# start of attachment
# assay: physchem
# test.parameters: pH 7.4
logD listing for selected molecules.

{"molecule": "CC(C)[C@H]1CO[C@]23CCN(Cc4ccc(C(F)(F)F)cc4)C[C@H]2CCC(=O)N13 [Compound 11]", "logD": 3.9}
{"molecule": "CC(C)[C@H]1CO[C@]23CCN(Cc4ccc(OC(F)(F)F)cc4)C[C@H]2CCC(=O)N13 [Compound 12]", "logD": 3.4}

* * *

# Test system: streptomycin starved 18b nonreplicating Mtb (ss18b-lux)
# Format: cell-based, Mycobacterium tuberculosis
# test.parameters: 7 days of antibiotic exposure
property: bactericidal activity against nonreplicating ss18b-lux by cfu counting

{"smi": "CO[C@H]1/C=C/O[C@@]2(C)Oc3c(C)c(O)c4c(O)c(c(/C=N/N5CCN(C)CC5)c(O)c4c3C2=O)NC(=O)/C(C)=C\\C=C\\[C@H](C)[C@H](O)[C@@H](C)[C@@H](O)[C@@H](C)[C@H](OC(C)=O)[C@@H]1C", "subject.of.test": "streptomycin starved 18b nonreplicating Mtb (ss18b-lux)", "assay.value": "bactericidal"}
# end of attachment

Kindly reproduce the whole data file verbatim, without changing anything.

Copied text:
# assay: physchem
# test.parameters: pH 7.4
logD listing for selected molecules.

{"molecule": "CC(C)[C@H]1CO[C@]23CCN(Cc4ccc(C(F)(F)F)cc4)C[C@H]2CCC(=O)N13 [Compound 11]", "logD": 3.9}
{"molecule": "CC(C)[C@H]1CO[C@]23CCN(Cc4ccc(OC(F)(F)F)cc4)C[C@H]2CCC(=O)N13 [Compound 12]", "logD": 3.4}

* * *

# Test system: streptomycin starved 18b nonreplicating Mtb (ss18b-lux)
# Format: cell-based, Mycobacterium tuberculosis
# test.parameters: 7 days of antibiotic exposure
property: bactericidal activity against nonreplicating ss18b-lux by cfu counting

{"smi": "CO[C@H]1/C=C/O[C@@]2(C)Oc3c(C)c(O)c4c(O)c(c(/C=N/N5CCN(C)CC5)c(O)c4c3C2=O)NC(=O)/C(C)=C\\C=C\\[C@H](C)[C@H](O)[C@@H](C)[C@@H](O)[C@@H](C)[C@H](OC(C)=O)[C@@H]1C", "subject.of.test": "streptomycin starved 18b nonreplicating Mtb (ss18b-lux)", "assay.value": "bactericidal"}